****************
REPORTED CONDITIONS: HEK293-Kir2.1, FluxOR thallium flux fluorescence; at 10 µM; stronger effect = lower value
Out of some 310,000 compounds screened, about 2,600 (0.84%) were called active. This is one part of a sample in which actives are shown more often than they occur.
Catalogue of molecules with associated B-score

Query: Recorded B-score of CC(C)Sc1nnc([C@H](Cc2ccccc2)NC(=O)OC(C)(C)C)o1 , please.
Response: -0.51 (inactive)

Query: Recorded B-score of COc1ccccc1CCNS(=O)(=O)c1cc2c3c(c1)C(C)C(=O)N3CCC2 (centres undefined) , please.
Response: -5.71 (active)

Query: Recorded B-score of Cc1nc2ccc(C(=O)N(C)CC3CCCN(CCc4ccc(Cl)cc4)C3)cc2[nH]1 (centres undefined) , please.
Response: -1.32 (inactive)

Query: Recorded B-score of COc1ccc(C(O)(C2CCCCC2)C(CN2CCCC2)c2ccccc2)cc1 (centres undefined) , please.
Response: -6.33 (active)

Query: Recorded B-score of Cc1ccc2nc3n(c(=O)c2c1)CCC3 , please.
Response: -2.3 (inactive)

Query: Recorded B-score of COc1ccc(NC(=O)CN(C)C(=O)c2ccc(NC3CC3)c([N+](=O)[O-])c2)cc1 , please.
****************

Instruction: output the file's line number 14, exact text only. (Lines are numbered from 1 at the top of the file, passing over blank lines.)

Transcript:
Query: Recorded B-score of COc1ccc(NC(=O)CN(C)C(=O)c2ccc(NC3CC3)c([N+](=O)[O-])c2)cc1 , please.